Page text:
Swine Flu May Come From Corporate Pig Poop
Although the mainstream media in the United States hasn’t picked up on it, at least one Mexican newspaper and some U.S. bloggers are reporting that swine flu may have originated from mounds of porcine fecal matter at the Mexican subsidiary of U.S.-based Smithfield Foods — the world’s largest pork packer and hog producer.
As Tom Philpott at Grist writes, Smithfield operates massive hog farms Perote, Mexico, in the state of Vera Cruz, where the outbreak originated. According to the company Website, the operations are part of a Smithfield subsidiary called Granjas Carroll, which raises some 950,000 hogs per year.
Grist refers back to the Website Biosurveillance, which has this fascinating piece of information in its timeline of the swine flu outbreak:
Veratect reported local health officials declared a health alert due to a respiratory disease outbreak in La Gloria, Perote Municipality, Veracruz State, Mexico. Sources characterized the event as a “strange” outbreak of acute respiratory infection, which led to bronchial pneumonia in some pediatric cases….officials indicated that 60% of the town’s population (approximately 1,800 cases) has been affected. [...]
Residents believed the outbreak had been caused by contamination from pig breeding farms located in the area. They believed that the farms, operated by Granjas Carroll, polluted the atmosphere and local water bodies, which in turn led to the disease outbreak. According to residents, the company denied responsibility for the outbreak and attributed the cases to “flu.” However, a municipal health official stated that preliminary investigations indicated that the disease vector was a type of fly that reproduces in pig waste and that the outbreak was linked to the pig farms. It was unclear whether health officials had identified a suspected pathogen responsible for this outbreak.
Although a connection between the swine flu outbreak and Smithfield farms has yet to be proven, and the company says it’s found no symptoms of the disease among its flock, the Mexico City Daily La Jornada is reporting on the possible link.
Blogger Charles Lemos also pointed out this eye-opening/stomach-turning 2006 article from Rolling Stone on the vast amounts of disease-spreading pig fecal matter produced by the Smithfield subsidiary:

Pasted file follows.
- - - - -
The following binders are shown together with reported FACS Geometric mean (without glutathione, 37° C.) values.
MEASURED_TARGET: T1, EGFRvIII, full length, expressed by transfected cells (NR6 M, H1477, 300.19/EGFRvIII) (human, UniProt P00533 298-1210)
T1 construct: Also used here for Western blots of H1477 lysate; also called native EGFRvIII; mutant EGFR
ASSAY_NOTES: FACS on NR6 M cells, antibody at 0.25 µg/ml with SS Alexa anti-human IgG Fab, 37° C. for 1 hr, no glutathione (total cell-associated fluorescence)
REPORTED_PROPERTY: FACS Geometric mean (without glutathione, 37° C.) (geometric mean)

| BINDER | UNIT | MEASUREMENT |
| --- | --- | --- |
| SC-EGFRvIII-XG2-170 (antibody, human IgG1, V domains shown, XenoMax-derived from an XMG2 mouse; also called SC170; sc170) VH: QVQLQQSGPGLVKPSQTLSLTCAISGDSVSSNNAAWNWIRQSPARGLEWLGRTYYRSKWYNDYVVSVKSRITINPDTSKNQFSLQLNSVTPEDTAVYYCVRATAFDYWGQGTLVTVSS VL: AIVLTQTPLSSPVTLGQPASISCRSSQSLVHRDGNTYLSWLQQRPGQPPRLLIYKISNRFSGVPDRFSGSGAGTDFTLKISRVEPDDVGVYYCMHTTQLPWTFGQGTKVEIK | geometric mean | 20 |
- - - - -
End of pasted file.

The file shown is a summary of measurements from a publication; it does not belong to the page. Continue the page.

The 500,000 pigs at a single Smithfield subsidiary in Utah generate more fecal matter each year than the 1.5 million inhabitants of Manhattan. The best estimates put Smithfield’s total waste discharge at 26 million tons a year. That would fill four Yankee Stadiums. Even when divided among the many small pig production units that surround the company’s slaughterhouses, that is not a containable amount.
Smithfield estimates that its total sales will reach $11.4 billion this year. So prodigious is its fecal waste, however, that if the company treated its effluvia as big-city governments do — even if it came marginally close to that standard — it would lose money. So many of its contractors allow great volumes of waste to run out of their slope-floored barns and sit blithely in the open, untreated, where the elements break it down and gravity pulls it into groundwater and river systems. Although the company proclaims a culture of environmental responsibility, ostentatious pollution is a linchpin of Smithfield’s business model.
A lot of pig shit is one thing; a lot of highly toxic pig shit is another. The excrement of Smithfield hogs is hardly even pig shit: On a continuum of pollutants, it is probably closer to radioactive waste than to organic manure. The reason it is so toxic is Smithfield’s efficiency. The company produces 6 billion pounds of packaged pork each year. That’s a remarkable achievement, a prolificacy unimagined only two decades ago, and the only way to do it is to raise pigs in astonishing, unprecedented concentrations.
According to La Jornada, the Mexican health agency has acknowledged that the “clouds of flies” multiplying in the Smithfield subsidiary’s manure lagoons could be responsible for spreading the disease.